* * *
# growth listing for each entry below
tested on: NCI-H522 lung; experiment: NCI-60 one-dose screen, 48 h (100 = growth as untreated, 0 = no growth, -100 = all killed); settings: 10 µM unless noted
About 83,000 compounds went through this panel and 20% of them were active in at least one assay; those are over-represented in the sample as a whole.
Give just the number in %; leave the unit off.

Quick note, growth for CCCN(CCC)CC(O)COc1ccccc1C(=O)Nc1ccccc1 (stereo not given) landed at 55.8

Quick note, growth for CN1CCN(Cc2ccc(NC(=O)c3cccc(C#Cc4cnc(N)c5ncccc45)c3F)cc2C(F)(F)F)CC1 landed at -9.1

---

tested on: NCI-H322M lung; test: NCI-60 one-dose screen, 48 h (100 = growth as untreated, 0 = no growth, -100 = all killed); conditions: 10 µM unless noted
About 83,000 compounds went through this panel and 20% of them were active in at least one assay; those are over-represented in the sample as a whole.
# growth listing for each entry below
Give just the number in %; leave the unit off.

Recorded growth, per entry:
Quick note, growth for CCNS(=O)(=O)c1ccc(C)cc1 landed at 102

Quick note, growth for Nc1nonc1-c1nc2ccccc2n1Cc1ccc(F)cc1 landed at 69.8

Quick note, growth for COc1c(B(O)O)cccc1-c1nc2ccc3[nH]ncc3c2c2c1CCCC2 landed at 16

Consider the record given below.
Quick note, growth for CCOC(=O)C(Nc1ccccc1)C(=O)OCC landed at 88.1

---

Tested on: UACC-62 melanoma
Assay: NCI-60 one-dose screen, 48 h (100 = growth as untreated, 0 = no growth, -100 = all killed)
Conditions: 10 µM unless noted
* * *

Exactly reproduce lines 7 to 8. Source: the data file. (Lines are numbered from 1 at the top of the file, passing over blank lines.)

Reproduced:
---

tested on: NCI-H322M lung; test: NCI-60 one-dose screen, 48 h (100 = growth as untreated, 0 = no growth, -100 = all killed); conditions: 10 µM unless noted